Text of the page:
Marcel Duchamp "fountain," photographed by Alfred Stieglitz at Art Gallery 291 after the Society of Independent Artists exhibition in 1917.
Increase / “La Fontaine” by Marcel Duchamp, photographed by Alfred Stieglitz at Art Gallery 291 after the Society of Independent Artists exhibition in 1917.

Pan and his team also conducted a series of experiments with colored liquids sprayed in jets of varying speeds into a series of fake urinal designs (see photo above) made of thick foam covered in epoxy – including a standard commercial shape and a similar urinal to the one Marcel Duchamp used in his to the famous (and controversial) art installation from 1917.Fountain.” They all produced varying degrees of spray, which the scientists wiped up with paper towels. They weighed the wet towels and compared that to how much the paper towels weighed when they were dry to quantify the amount of spray. The heavier the wet towels, the greater the recoil .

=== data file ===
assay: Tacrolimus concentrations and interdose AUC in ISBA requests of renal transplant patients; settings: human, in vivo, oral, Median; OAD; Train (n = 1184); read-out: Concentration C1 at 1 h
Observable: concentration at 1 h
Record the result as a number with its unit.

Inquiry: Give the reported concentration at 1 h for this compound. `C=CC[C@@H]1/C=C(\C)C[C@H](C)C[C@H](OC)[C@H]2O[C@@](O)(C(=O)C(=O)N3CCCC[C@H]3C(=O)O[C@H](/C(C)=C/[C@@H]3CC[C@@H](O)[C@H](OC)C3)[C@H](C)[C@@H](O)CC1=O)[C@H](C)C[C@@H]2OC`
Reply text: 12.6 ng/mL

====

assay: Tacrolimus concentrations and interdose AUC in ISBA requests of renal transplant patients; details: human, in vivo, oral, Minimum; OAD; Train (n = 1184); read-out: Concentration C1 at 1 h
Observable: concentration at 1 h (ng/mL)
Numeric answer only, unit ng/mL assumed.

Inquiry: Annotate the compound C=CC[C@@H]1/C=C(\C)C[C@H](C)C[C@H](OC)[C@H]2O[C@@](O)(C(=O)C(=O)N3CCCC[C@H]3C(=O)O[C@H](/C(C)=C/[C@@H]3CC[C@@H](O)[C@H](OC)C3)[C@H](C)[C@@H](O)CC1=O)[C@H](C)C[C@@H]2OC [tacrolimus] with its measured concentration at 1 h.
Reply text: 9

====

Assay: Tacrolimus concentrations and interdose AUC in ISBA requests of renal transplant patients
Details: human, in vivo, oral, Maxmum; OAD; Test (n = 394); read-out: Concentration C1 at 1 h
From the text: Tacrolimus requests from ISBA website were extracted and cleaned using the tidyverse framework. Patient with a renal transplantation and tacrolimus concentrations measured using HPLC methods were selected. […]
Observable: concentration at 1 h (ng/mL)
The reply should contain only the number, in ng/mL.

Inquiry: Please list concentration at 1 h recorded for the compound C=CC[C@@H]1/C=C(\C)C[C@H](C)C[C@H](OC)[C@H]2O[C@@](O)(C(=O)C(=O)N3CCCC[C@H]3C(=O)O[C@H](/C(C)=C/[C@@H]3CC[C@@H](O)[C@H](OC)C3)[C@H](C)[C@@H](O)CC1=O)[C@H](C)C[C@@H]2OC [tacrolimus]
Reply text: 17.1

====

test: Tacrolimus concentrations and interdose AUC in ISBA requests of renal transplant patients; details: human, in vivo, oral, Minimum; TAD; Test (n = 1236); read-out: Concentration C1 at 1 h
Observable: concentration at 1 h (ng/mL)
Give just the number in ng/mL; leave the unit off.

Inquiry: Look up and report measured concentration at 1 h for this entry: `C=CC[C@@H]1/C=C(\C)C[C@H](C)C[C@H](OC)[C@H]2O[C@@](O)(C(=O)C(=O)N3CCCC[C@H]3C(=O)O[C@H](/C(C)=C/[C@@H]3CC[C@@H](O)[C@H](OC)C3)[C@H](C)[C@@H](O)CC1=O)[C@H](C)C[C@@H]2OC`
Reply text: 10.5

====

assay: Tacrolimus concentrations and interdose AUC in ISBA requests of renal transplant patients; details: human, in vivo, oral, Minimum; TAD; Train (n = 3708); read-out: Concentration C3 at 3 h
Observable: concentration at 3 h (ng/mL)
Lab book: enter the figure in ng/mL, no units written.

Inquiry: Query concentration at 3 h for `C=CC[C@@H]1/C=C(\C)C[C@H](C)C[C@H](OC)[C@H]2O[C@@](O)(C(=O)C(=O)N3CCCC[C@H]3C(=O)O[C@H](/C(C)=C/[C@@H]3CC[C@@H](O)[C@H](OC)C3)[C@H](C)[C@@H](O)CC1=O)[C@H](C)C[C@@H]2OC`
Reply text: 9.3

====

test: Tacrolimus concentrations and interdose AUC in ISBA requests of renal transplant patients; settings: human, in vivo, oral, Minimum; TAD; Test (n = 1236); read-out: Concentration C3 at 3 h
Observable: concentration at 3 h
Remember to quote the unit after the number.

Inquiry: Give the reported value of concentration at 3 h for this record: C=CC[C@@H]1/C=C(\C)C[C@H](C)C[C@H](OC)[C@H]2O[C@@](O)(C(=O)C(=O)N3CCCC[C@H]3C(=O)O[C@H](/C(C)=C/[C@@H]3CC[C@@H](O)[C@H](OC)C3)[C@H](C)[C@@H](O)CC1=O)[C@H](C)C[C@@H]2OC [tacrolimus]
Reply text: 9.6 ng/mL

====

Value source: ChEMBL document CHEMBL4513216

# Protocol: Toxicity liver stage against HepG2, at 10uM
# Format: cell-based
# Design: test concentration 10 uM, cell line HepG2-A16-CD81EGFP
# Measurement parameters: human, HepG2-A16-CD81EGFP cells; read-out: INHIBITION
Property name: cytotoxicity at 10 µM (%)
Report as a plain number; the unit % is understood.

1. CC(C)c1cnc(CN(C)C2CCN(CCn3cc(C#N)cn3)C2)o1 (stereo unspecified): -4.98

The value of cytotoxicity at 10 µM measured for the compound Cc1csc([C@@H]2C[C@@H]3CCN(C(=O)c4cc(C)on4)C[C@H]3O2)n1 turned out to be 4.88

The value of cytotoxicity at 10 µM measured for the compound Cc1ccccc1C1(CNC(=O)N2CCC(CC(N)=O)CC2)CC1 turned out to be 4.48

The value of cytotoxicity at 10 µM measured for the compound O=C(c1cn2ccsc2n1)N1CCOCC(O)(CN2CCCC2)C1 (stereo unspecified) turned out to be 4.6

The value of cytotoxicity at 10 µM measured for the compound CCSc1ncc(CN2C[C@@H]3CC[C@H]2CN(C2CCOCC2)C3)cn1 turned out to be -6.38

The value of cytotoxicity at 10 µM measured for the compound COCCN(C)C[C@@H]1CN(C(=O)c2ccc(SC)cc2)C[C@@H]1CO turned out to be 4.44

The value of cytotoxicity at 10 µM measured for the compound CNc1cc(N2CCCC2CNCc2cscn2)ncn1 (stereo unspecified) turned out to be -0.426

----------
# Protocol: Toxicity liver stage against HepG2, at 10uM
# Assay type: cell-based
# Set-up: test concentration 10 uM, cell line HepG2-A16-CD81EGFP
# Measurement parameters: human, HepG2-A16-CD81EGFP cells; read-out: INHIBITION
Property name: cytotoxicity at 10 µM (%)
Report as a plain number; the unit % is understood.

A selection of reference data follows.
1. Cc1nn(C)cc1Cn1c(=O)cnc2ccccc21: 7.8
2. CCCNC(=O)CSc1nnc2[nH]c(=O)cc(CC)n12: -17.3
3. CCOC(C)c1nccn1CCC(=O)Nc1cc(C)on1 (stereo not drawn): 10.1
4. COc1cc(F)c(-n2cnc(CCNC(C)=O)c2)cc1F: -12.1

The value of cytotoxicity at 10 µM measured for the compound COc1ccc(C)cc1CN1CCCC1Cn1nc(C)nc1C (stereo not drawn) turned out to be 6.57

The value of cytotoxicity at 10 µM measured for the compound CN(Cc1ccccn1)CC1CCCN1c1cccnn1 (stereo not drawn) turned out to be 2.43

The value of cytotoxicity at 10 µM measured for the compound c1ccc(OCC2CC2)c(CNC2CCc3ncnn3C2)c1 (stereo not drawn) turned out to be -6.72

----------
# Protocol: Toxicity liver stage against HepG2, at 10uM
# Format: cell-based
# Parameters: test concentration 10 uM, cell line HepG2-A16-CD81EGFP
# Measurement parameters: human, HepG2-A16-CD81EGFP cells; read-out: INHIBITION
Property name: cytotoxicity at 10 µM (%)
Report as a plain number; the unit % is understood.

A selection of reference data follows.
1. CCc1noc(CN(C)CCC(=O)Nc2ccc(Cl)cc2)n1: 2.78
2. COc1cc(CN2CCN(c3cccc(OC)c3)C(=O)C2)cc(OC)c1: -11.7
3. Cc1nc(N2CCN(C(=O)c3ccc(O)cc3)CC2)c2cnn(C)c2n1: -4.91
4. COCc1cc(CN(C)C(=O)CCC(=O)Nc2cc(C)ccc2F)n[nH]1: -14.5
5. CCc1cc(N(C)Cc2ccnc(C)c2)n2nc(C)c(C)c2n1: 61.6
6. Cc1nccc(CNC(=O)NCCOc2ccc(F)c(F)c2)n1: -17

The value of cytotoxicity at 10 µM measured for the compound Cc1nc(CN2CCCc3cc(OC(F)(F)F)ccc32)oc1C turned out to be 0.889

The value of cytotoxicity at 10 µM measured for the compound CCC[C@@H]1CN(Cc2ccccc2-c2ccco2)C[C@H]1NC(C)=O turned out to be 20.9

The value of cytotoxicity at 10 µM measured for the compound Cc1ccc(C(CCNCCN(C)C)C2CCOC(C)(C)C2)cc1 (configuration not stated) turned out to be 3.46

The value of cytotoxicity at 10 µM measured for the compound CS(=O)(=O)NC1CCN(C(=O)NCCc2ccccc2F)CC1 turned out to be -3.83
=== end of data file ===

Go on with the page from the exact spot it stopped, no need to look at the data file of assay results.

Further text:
The next step was to find a design that would offer the optimal angle of urine flow for men of a wide range of heights. Instead of the usual shallow rectangular box, they landed on the curved structure of a nautilus shell. They repeated the simulated urine stream experiments with prototypes, and here it is! They didn’t notice a single drop that splashed back. By comparison, other urinal designs produced as much as 50 times more backlash. There was one round design with a triangular opening that outperformed the Nauti-loo in experiments, but Pan et al. rejected because it wouldn’t work in a wide range of heights.



#design #splashless #urinal #Physics #answer

Related Articles

Leave a Reply

Your email address will not be published. Required fields are marked *

Back to top button